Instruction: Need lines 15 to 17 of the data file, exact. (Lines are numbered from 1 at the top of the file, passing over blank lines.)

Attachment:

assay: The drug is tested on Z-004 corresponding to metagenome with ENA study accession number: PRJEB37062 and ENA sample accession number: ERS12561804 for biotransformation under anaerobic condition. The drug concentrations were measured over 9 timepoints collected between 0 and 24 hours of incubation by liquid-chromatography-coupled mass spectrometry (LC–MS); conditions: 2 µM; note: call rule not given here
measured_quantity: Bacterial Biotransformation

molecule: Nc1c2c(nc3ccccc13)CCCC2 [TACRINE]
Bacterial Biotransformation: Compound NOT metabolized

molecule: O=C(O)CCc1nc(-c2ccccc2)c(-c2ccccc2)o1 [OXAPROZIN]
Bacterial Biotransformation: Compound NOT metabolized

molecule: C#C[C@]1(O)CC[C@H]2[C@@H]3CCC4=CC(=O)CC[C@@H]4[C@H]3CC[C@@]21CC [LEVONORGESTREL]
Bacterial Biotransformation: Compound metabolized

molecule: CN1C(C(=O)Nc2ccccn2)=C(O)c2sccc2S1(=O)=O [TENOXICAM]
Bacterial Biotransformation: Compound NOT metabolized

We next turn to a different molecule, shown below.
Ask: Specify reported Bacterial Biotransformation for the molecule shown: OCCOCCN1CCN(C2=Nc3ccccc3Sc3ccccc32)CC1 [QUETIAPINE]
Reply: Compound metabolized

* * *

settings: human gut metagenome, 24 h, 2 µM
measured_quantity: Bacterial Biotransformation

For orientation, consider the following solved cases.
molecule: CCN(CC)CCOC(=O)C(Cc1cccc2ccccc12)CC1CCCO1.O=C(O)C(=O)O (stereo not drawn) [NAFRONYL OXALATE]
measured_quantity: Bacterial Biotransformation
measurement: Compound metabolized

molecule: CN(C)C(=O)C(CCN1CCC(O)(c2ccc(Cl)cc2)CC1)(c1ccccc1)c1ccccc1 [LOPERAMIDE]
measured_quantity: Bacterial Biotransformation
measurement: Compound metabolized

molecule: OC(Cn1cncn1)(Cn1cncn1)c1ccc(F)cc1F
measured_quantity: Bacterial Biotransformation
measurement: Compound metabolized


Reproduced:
settings: human gut metagenome, 24 h, 2 µM
measured_quantity: Bacterial Biotransformation

For orientation, consider the following solved cases.